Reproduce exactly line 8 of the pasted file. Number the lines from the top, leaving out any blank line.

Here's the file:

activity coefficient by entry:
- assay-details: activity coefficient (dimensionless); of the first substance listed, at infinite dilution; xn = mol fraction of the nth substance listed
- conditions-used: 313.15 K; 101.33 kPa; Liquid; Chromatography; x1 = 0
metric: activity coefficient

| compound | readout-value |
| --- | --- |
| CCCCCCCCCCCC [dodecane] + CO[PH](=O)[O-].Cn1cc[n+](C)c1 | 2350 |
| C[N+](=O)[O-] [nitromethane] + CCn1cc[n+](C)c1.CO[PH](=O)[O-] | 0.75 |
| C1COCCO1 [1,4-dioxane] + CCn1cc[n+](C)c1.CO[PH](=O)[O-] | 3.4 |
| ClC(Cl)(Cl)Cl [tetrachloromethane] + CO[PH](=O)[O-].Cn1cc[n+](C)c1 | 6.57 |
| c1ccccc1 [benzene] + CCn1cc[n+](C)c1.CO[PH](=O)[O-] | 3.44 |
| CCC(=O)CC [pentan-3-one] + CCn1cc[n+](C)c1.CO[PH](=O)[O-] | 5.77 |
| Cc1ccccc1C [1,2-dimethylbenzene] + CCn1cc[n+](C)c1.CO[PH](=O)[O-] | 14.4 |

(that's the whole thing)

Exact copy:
| C[N+](=O)[O-] [nitromethane] + CCn1cc[n+](C)c1.CO[PH](=O)[O-] | 0.75 |